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Marco Werman: Shinto priests sounds like they may be donning santa suits one day and then presiding over a feline funeral the next. Okay, about that feline funeral: thousands of Japanese gathered to say a last goodbye to a very special kitty this week. Her name was Stationmaster Tama, and yes, Tama was a cat and she really did have the job of stationmaster at a train stop in western Japan. For more about Tama, I called up New Yorker writer Roland Kelts. He’s the author of “Japanamerica: How Japanese Pop Culture Has Invaded the U.S.”
Roland Kelts: Well, Stationmaster Tama was a stray cat that had gathered around a rural train station in western Japan and was appointed station master in January of 2007 because the last employee was let go.
Werman: Nice looking calico in her prime. How did this kitty get to be such a culture celebrity?
Kelts: The station was faltering, didn’t have enough passengers, and was about to be closed. When Tama became stationmaster, the ridership increased dramatically and people from all over Japan actually went to this distant rural train station to meet the cat. She became an icon of, in a way, rural survivalism in Japan. The countryside is really hollowing out, it’s been happening over the past decade or so, and the population is aging, so a lot of people in those rural towns are older. I think Tama became an icon of their toughness and willingness to persevere.
Werman: So, what do stationmasters generally do and was Tama, the cat, able to do those things to?
Kelts: Well, in those distant train stations they’re often ticket takers because a lot of those stations don’t have the hyper-modern technology that you find in big cities like Tokyo and Osaka. So, you don’t use a rail pass, you just buy an old fashioned paper ticket and the stationmaster collects it sometimes by hand as you pass through the wickets. Tama actually couldn’t, as far as I know, collect the tickets, but she was allegedly there to greet people, which is another important mission for the stationmaster.
Werman: I’m not going to anthropomorphize Tama too much, but I gather passengers paid her in cat food. That is for real, right?
Kelts: That’s absolutely correct. Yes, she was paid in cat food. Kept very healthy.
Werman: And then when she died recently, more than 3,000 people went to her funeral. It was a Shinto funeral. Maybe you can just tell us what that entails. What does that mean?
Kelts: Shinto is an animistic religion. One of the tenants is that everything in the natural world has a spirit inside it. And so, it’s not unusual in Japan to deify natural spirits. So, it makes perfect since that a cat would be deified.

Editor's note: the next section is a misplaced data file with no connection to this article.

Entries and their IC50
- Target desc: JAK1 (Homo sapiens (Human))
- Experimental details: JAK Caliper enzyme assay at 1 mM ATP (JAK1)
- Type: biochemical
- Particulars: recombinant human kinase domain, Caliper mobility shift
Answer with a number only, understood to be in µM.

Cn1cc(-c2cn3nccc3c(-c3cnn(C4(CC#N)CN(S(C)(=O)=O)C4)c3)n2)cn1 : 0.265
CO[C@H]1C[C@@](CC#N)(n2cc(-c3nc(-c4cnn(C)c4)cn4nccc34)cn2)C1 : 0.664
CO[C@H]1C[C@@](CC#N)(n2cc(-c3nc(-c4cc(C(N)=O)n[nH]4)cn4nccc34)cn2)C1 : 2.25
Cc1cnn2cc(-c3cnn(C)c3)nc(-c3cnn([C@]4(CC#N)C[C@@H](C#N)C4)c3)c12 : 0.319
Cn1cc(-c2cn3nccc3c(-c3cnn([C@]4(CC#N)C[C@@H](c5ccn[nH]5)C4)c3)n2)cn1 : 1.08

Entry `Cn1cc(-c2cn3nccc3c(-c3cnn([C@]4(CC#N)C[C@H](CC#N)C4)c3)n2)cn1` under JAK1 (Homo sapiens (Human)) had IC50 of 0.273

Werman: What about cats generally in Japan? Are they admired, are they revered?
Kelts: Cats, I would say, are adored in Japan. Going back into the culture a thousand years ago, cats were deified and seen as creatures of good luck, particularly for fishermen. To this day, the classic maneki-neko, the statuette of the cat with the waving arm, actually the beckoning arm, which is supposed to bring good fortune, good luck, good business. Probably the most famous cat icon in the world at the moment is a cat with no mouth called Hello Kitty.
Werman: Of course. And that cat waving its arm can be found all over the globe waving its arm, courtesy to a small solar cell.
Kelts: That’s right.
Werman: So, after hearing Naomi’s story, before you and I started speaking, and the notion that she presented that religion in Japan is kind of ad hoc and very individualized--you take what you can from various traditions--it would seem that a cat that gets enshrined after her death totally fits into that.
Kelts: Yeah, absolutely, and it’s worth pointing out that five years ago or so there was a funeral for a very famous character from an anime series called Hokuto no Ken, and that character died in the series and there was a funeral held for the death of the anime character, and thousands attended that funeral.
Werman: Interesting, because when I was first told about Tama, I thought Tama was a character in some anime series and that they had put her down for the rest of her life. But it’s a fine line.
Kelts: Actually, it isn’t a fine line--I think that’s actually the point, that I find that in Japanese culture that the border line between the imaginative or the spiritual and the day to day, or what we think of as the realistic or naturalistic world, is much more porous.
Werman: Roland Kelts, always good to speak with you. Thank you.
Kelts: Thank you, Marco.
Werman: And goodbye kitty. We’ve posted a picture of Tama and her wonderful little stationmaster hat at PRI.ORG.